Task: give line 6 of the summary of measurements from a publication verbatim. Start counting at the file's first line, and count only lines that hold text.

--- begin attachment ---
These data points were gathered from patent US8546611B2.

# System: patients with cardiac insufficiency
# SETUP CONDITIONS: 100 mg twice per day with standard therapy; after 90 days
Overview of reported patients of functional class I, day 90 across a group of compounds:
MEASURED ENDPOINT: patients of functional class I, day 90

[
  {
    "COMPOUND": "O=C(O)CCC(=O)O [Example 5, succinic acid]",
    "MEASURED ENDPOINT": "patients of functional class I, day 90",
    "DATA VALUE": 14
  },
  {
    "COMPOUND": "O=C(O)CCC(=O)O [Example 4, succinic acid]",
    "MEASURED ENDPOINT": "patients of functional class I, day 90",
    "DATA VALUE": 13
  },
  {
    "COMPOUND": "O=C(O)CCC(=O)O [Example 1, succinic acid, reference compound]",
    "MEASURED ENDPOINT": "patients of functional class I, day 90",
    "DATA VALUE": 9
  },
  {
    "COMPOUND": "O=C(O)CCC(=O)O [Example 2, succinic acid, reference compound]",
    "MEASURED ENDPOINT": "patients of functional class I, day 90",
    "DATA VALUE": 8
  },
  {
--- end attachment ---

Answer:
[